Introduction: Accelerometer-logger With SD-card Memory
A logger unit for measure forces on a roller coaster and save them to a SD-card.
It's also possible to modify the software in the unit so it can measure other things if it can be connected to a i2c-bus.
Top Thrill Dragster
Step 1: Introduction
This is the fifth version of this unit (I know it's named v3, the fourth was called v3310 :) , it has also been a v0).
I have been working on this project in my spare time over two years now.
I use a LIS3LV02DQ from ST-Microelectronics to measure the forces, a uALFAT from ghielectronics.com to manage the SD-card, a HCMS2915 display and a PIC16F876 to control every thing. I also use a Canon NB-4L battery ( the same model i have in one of my cameras) to power the unit.
BOM (aka what you need) :
a PCB (a gcprevue-file to download)
a piece of Plexiglas 72.3x57x8 mm to the battery compartment
a piece of Plexiglas 3 mm thick to the front window
soldering iron with a small tip 0.4mm
some mill bits
thread cutter M3
Super glue and some regular glue stick
a X-Y table from Proxxon
a bench mounted drill
a battery (I use a CANON NB-4L).
a Microchip PICkit2 programmer.
a aluminum case 1455B802BK ELFA.se
a broken camera to get a battery connector from
and some surface and hole mounted components (BOM-file below).
Step 2: Prepare the PCB.
The PCB is in three parts and have to be separated before they can be populated with components.
(The new PCB layout has every thing cut out if it's ordered from a board-house and just needs to be broken apart.)
Step 3: Populate the PCB.
Start to populate the three PCBs. The 2 32KHz crystals has to be super glued to the PCB.
The trickiest part to solder was the sensor, that have all the connections on the bottom of the component (I borrowed the x-ray @ work to check that the soldering was perfect :) ).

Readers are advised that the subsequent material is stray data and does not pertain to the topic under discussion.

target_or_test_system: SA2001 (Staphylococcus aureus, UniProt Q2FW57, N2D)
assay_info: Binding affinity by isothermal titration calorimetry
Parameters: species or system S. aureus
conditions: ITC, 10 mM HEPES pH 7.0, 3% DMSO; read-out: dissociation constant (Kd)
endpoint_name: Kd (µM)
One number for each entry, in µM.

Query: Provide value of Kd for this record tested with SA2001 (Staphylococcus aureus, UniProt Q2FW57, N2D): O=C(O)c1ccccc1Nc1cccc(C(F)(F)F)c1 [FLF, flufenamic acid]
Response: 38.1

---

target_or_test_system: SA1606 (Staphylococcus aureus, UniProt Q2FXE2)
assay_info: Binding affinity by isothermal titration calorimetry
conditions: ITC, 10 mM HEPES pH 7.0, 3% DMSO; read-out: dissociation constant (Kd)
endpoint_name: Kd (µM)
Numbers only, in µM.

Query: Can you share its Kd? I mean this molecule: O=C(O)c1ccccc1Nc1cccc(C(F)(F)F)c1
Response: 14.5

Step 4: Mill Out the Plexiglas.
Start to glue a printout of the mounting drawing on to the Plexiglas using a glue stick.
Then start to measure and mill out space for the components that are to high.
Drill and cut threads in the four holes for the PCB.
Mill out the space for the battery ( you can use almost any camera battery, but it should not be bigger than 45x38x6.5mm).
Then mill out space for the battery connector ( the connector comes from a broken CANON camera :) ).
And finally mill out a canal for the sensor cable so when you pull the cable the connector don't damage.
Create a front window of 3mm thick Plexiglas.
Step 5: Final Preparations
Connect the battery and check that +3.3v_1, +3.3V_2 and +1.8V is correct.
Load the character map in to the external memory, then load a testing software to the uP to see if the unit is starting.
Prepare the sensor-board, it just need the sensor, some capacitors and a couple of wires.
Then connect the cable between the sensor and the main unit and check that the sensor is working.
The last thing to do is mount the uALFAT-chip and connect the SD-card.
Mount the PCB to Plexiglas with 4 screws.
Now you are ready to measure the forces in your car, bike and of course roller coasters. :)
Step 6: Conclusions
So far my brother and I have measured about 200 roller coasters in Europe, Asia and USA.
The unit is versatile platform to use for logging data that is collected from sensors that is connected though a i2c-bus, the only modification to do is in the software logging-loop.
The files the unit is creating is csv-format that is simple to create graph from in ex. Excel.
The next thing to do is make a new sensor that can measure more that +/-6g in the Z-axis.
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